Last Updated: September 14, 2023
North Wales is already known as the Lonely Planet European capital of adventure. The county beat highly regarded destinations such as South Australia, Aysén in Chile, The Tuamotus in French Polynesia and The Skellig Ring in Ireland. North Wales has beautiful beaches, rugged mountains for an adrenaline-filled adventure, historic markets, and industrial towns such as Rhyl. North Wales is leading the way with a plethora of award-winning artisanal food producers.
History of Rhyl
Rhyl remains a little bit of a mystery, although it is mentioned in the 1301 ancient document Hulle Ryhull. It appears that the town has had several names, including Hyll, Hull, Rhill and Rhûl Rhul and Rhyll, before finally becoming Rhyl in 1840. It’s thought that the word Rhyl means hillock or hill, which the town’s coat of arms proudly reflects. There has been an ongoing debate about the etymology of the word Rhyl for well over a century.
Rhyl lies on what was once marshlands regularly flooded by the sea, the River Clywd and rainwater. In 1794, the council built dams to protect the town from the sea. Rhyl was just a handful of fishing villages, a few farms and the big house Ty’n Rhyl. The big house dates back to 1672; it was built with some ancient remains from Rhuddlan Castle. The manor was home to Angharad Llwyd, the famed late 19th-century award-winning writer who has many manuscripts preserved in the National Library of Wales in Aberystwyth. In the late 19th and early 20th centuries, Rhyl was a well-known brickmaking town that boasted four thriving clay pits on the outskirts of the seaside resort. Between 1860 and 1940, the majority of the community was built with locally-made bricks.
Rhyl has lots of exciting attractions that entice tourists from near and far. The town has a thriving art scene with famous theatres, great shopping and delicious foodie offerings. You can take to the water, explore the rivers or sea, wander along the beach, or try your hand at watersports on the only saltwater lake in Northern Wales.
8 Things to Do in Rhyl, Wales
Marine lake was once an area of marshland but is now an artificial lake fed from seawater from the nearby River Clwyd Estuary. The Lake was opened in May 1895 to celebrate Queen Victoria’s birthday. On the morning of her birthday, four giant sluices fed water into the lake. An exciting celebratory regatta, gala and fete were held in the Queen’s honour when the lake was full. Fast forward to the 21st-century; the lake is home to sailing, waterskiing, wakeboarding, kneeboarding and canoeing activities. Those that are more daring can try barefooting, an adrenaline-pumping activity where the skier effortlessly skims across the water with bare feet. There are lovely walks around the lake, and the island in the middle is home to the resident wildlife. There is a children’s educational, environmental trail around the lake with interactive boards making wildlife sounds.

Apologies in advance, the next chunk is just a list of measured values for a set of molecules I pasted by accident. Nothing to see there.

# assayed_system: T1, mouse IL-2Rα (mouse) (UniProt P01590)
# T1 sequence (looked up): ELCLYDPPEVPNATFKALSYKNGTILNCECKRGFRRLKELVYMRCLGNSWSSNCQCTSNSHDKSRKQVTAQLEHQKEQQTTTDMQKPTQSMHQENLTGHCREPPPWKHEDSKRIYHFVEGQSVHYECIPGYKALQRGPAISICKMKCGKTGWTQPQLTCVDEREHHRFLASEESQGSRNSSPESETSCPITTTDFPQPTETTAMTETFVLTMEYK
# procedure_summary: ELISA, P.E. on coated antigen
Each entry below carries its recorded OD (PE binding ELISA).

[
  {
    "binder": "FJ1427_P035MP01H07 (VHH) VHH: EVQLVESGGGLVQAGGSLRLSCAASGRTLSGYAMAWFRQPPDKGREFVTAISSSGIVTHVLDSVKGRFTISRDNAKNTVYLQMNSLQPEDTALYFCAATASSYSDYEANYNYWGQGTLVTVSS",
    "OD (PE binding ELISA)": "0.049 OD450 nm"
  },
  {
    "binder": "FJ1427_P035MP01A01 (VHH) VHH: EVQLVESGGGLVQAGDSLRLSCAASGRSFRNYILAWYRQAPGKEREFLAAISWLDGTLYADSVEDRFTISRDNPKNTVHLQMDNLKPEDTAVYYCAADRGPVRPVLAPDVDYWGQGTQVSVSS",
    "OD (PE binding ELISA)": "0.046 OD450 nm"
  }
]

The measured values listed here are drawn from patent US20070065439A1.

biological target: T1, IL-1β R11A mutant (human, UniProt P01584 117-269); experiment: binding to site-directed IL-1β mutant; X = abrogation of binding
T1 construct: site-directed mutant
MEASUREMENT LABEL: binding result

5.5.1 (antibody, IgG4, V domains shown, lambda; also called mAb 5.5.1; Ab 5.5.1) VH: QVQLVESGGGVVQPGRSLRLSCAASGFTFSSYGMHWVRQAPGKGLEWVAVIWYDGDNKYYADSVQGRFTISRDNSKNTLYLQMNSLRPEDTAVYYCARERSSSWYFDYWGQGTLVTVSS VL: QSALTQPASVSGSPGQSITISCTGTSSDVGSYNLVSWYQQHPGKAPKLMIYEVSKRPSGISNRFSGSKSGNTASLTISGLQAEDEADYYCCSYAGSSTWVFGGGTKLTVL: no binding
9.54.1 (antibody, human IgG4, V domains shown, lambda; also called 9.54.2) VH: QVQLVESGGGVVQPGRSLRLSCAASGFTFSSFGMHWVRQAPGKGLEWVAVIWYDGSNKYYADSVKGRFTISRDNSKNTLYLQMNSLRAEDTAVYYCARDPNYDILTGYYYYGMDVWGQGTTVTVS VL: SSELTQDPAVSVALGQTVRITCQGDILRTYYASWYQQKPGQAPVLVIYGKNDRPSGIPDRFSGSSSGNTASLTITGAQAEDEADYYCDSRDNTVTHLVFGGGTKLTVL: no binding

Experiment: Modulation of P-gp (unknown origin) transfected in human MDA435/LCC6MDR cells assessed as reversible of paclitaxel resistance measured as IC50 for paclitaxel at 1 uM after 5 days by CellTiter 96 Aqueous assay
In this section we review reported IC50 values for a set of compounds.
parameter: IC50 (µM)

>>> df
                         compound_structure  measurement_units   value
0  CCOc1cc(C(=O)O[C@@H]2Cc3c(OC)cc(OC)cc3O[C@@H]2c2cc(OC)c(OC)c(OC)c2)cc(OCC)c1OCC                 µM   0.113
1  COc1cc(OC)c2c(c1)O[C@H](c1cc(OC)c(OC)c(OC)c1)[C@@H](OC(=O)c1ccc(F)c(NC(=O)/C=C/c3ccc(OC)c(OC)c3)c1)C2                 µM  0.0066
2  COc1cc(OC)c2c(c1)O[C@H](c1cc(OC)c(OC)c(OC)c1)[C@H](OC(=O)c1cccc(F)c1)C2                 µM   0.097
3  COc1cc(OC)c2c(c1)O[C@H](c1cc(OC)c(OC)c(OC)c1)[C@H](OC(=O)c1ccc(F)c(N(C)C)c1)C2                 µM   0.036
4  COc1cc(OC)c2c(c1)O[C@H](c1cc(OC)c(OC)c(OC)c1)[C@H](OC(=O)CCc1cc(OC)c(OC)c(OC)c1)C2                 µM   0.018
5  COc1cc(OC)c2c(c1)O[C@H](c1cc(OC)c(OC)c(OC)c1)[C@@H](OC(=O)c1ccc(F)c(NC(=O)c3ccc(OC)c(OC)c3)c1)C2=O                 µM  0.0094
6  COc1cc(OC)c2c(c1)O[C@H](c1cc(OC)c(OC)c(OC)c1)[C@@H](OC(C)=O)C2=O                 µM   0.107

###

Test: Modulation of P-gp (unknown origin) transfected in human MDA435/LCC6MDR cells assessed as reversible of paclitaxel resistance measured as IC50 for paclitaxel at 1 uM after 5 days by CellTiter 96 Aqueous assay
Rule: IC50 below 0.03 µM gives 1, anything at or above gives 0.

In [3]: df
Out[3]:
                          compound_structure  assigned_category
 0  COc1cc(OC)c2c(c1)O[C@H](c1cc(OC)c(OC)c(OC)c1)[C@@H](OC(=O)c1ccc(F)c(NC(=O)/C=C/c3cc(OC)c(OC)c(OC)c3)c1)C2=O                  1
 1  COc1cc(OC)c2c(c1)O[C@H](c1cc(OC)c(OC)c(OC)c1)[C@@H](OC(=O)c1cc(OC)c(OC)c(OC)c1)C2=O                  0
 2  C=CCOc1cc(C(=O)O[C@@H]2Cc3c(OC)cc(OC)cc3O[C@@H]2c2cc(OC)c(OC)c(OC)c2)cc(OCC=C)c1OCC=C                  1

There has been a seafront pavilion theatre in Rhyl since 1891. The first was destroyed by fire, and the second was demolished to make way for the current state-of-the-art theatre. Rhyl Pavilion Theatre plays host to various international and local artists such as Bryn Terfel and Katherine Jenkins. There are countless productions and community events throughout the year, and the play week runs West End Musicals.
Rhyl has a little theatre. Each year the theatre puts on two performances. The charity provides a dedicated club where children can learn about self-expression, participate in workshops and rehearsals and develop their confidence and self-esteem. Diversity is wholly encouraged.
Just outside Rhyl in Rhos-on-Sea is Britains oldest permanent puppet theatre that was founded in 1958. The little 100-seat theatre was once a popular form of entertainment in this seaside town. The theatre offers Punch and Judy workshops, frequently performs at local fun days, fetes and galas. The theatre has an ancient collection of over 1,000 marionettes featured in their beautifully curated shows during the school holidays.
Rhyl has not one but three beaches that span over two miles and at low tide can give you almost half a mile depth of pristine golden sands to enjoy. Visitors can enjoy a wealth of fun on the beach from paddling, seashell and crab hunting and building soaring sandcastles. For the active, there is a beach volleyball court and a boating lake. There is plenty of old-fashioned fun at the seafront Children’s Village with ladybird and carousel rides and two-penny machines in the Bright Spot arcade. Various cafés and ice cream kiosks line the promenade for mid-afternoon treats. Lifeguards patrol the beaches during the summer months and encourage swimmers to use the safe zoned areas. Watersports enthusiasts can head across the harbour mouth to Kimnel Bay, where there is an exciting array of activities, including windsurfing and canoeing.